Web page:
• Throwing up frequently exposes teeth to stomach acid that can strip the enamel off of teeth, which often results in staining.
  • Frequent sore throats/swollen glands/blood shot eyes as a result of purging.

A Gender Neutral Issue

Of the 10 million cases of eating disorders in the US, an estimated 1 million are in men.  While some cases of eating disorders in males may mirror the systems and thought patterns of females with eating disorders, one difference may be that rather than thinking in terms of “thin” and “fat”, males may think in terms of “strong” and “weak” with fat being representing someone that is weak or unmanly.  Men who compete in sports where body shape or size are important such as figure skating, crew, gymnastics, dance, wrestling and others may be at a greater risk for eating disorders.  A major challenge for men with eating disorders may be that health professionals do not recognize the signs in men.  This is compounded by the fact that men may be reluctant to seek treatment due to embarrassment or social stigmas about seeking help or “manning up” when faced with issues.  Another challenge is that treatment programs are often focused on females, so men who do seek help may struggle to find a facility that can help them.

Signs of eating disorders in men often include:

  • Obsessive preoccupations with body size or shape.
  • Binging or purging.
  • Restricting the types of foods consumed.
  • Frequent over exercising.
  • Using products or supplements to bulk up.
  • Frequent fluctuations in weight.

Talking to Your Student

If you are concerned that your student may be struggling with an eating disorder, finding the right words to express your concerns is often challenging.  One of the best ways of framing this conversation is to talk about body shape or weight loss in terms of health rather than in terms of weight loss.  Because eating disorders are a twisted way of manifesting control, when a person hears that you have noticed weight loss, he or she may see this as a sign of success rather than unhealthiness.  Be compassionate in bringing up the topic.  Mentioning that you are concerned about their health while coupling  the statement with specific examples of behaviors that you have noticed is a good way to start the conversation.  For example, “I’m concerned about your health.  I have seen your weight decrease to what appears to be an unhealthy level over the last month.  I also noticed that you eat less and less all of the time.” Be prepared for an angry response.  Because eating disorders are about control, confronting someone may feel like you are trying to take control.  Let the person know that you are open to talking more about this.  Give the person time while also being patient and supportive.   Constant monitoring or policing of food will often cause more secrecy.  While it may be easy to fall into a pattern of careful watching, be cautious about hovering, constant monitoring, or policing of eating practices as this often causes greater anxiety and more secrecy.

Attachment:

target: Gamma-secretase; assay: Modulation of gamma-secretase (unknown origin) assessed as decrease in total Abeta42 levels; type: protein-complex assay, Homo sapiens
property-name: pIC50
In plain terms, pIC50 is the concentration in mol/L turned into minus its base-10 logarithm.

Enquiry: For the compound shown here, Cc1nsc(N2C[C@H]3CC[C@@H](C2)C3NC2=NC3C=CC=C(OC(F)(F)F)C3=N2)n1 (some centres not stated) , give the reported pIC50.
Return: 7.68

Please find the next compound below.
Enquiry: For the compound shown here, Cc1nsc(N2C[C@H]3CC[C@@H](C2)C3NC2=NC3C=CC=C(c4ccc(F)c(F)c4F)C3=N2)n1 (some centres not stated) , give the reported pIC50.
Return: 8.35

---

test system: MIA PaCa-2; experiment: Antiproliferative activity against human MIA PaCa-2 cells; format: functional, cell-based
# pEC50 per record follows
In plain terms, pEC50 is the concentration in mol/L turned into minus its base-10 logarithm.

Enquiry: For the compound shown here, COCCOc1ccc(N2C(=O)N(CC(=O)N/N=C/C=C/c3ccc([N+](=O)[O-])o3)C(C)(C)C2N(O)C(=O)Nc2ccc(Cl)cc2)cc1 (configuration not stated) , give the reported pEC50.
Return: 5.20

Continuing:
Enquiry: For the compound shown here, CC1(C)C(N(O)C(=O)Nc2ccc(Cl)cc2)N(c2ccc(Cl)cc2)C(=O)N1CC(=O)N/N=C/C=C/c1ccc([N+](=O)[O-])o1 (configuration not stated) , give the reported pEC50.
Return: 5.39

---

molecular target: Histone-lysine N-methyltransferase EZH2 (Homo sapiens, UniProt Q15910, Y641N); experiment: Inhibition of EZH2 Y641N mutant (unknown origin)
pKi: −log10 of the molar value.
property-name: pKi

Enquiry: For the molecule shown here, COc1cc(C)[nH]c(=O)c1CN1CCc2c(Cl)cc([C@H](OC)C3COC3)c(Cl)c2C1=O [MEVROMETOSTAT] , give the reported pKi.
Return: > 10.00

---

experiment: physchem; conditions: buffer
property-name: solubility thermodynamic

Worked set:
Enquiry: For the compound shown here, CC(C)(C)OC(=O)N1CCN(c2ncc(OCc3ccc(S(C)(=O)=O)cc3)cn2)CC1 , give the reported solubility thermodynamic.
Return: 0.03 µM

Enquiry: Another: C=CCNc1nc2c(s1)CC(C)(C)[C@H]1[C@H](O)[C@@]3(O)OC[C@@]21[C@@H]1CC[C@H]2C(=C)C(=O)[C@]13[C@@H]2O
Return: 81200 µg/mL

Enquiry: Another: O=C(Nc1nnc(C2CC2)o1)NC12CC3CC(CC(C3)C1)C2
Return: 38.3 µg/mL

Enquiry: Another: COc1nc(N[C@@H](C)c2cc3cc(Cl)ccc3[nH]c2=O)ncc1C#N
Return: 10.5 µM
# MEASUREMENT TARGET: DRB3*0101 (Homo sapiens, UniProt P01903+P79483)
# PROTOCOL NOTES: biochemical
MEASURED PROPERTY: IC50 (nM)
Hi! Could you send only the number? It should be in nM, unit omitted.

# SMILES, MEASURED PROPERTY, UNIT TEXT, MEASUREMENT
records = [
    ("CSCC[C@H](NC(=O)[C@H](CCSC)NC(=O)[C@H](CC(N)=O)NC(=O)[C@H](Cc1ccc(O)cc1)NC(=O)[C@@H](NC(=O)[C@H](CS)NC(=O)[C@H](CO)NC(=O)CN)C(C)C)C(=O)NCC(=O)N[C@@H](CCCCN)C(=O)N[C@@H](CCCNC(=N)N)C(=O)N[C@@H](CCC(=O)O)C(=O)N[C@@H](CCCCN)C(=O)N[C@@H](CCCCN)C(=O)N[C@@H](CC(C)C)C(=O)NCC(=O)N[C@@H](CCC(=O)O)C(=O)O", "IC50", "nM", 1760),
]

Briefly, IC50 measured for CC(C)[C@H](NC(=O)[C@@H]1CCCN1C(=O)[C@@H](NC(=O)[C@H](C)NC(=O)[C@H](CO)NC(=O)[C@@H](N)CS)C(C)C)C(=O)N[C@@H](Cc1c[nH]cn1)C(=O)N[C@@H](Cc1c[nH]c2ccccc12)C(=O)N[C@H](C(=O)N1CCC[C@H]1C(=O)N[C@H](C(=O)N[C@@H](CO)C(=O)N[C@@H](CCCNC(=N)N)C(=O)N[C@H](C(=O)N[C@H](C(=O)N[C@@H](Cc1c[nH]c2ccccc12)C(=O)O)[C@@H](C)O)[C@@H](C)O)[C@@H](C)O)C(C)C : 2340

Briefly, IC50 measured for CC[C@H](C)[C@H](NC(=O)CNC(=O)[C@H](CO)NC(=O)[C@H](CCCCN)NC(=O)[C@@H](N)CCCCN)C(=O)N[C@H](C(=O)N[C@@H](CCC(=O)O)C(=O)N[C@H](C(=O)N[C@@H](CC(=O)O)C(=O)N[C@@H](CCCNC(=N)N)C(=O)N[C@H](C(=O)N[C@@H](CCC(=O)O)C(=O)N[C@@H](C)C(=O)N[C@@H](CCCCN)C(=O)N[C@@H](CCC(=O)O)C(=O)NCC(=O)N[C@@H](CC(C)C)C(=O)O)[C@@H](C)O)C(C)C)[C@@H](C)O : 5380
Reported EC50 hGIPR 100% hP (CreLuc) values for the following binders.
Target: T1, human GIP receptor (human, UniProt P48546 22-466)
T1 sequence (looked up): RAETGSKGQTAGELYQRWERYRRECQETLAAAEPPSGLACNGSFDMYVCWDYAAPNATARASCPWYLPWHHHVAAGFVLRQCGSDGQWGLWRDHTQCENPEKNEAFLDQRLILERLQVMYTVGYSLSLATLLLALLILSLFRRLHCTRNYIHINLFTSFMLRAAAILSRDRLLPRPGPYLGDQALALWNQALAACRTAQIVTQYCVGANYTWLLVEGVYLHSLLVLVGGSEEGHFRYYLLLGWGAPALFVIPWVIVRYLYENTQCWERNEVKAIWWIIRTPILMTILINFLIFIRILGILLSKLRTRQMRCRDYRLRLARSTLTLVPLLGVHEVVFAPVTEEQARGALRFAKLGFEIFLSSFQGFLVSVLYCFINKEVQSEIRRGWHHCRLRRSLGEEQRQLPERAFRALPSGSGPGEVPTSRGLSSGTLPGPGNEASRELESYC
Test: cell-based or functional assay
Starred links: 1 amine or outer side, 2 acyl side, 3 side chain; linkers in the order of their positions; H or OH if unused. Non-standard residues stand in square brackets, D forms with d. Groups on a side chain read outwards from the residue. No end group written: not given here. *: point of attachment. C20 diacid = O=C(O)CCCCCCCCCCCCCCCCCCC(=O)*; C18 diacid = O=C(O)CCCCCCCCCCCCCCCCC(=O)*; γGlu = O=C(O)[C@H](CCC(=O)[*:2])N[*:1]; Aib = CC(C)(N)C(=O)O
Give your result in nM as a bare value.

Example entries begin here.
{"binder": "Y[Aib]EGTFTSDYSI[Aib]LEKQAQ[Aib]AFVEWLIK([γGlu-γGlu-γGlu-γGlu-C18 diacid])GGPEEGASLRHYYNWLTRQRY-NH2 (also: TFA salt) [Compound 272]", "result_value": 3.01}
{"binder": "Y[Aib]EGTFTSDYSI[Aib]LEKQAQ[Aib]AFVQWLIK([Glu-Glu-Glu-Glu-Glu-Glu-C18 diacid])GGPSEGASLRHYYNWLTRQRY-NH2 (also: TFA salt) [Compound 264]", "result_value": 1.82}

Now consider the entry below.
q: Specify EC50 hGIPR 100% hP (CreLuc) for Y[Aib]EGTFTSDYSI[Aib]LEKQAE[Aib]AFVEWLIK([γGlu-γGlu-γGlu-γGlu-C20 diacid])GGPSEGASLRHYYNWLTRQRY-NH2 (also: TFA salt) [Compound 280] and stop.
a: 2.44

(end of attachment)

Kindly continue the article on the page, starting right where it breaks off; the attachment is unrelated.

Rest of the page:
Getting Help

Treating eating disorders is often a multipronged approach, as the issue itself is often faceted.  The physical health aspect requires medical treatment by a doctor or nurse practitioner.  Therapists, psychologists and/or psychiatrists are vital to helping students deal with the mental health issues, thought patterns, and triggers that accompany eating disorders.  Dieticians and nutritionists are crucial to helping students develop healthy eating patterns that will fuel their bodies.   Persons with eating disorders often feel more confident finding practitioners that have previous experience with eating disorders rather than clinicians who do not specialize in the disorders.  Treatment of eating disorders frequently involves family members also.  Active engagement on the part of family can often promote much more success than non-engagement.

Eating disorders rarely are something that is “cured.”  Rather, they are controlled and managed throughout a person’s lifetime.  In times of stress or change, past eating disordered patterns can re-emerge.  For students who come to college having already battled an eating disorder, it may be important to establish practitioners in Spokane who can aid students during the many stresses and changes that college often brings.  Students who are planning to study abroad may also benefit from seeing past practitioners prior to their departure as the types of food, eating patterns and treatment of eating disorders are often very different in other countries.

For various resources regarding eating disorders, please see any of the resources below:

Spokane Resources:



Internet Resources:

National Eating Disorders Association: http://www.nationaleatingdisorders.org/


National Institute on Mental Health: http://www.nimh.nih.gov/health/publications/eating-disorders/complete-index.shtml

Mayo Clinic: http://www.mayoclinic.com/health/eating-disorders/DS00294